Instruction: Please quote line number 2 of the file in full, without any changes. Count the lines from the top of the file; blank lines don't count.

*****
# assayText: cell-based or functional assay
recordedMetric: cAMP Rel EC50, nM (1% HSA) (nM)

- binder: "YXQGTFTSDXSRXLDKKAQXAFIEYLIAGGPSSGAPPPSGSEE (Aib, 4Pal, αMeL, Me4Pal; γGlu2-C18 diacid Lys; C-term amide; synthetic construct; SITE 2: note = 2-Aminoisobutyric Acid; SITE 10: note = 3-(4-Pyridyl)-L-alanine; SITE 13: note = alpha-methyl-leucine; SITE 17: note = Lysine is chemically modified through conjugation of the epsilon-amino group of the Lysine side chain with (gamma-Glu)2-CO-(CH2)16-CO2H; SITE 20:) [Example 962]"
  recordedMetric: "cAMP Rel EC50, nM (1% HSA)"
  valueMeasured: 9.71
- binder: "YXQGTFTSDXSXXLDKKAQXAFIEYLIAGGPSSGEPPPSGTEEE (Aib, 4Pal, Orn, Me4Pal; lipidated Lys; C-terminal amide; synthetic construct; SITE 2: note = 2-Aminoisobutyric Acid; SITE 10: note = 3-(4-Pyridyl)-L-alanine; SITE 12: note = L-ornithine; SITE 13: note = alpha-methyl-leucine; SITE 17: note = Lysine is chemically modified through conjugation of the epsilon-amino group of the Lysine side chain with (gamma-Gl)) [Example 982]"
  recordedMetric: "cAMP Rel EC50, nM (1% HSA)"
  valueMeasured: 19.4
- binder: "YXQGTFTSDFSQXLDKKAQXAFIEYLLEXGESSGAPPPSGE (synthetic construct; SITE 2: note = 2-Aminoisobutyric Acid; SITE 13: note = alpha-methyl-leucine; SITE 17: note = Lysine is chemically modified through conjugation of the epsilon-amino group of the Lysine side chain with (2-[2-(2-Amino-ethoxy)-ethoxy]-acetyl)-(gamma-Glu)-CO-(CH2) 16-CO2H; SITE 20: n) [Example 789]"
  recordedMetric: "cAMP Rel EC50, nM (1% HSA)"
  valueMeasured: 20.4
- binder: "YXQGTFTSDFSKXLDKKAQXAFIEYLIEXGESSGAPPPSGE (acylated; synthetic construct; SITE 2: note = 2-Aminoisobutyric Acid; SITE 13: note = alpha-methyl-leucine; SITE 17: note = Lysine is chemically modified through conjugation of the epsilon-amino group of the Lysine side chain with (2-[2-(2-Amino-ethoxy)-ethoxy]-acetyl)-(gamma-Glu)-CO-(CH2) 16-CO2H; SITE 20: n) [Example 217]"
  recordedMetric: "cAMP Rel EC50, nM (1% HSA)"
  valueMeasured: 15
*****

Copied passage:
recordedMetric: cAMP Rel EC50, nM (1% HSA) (nM)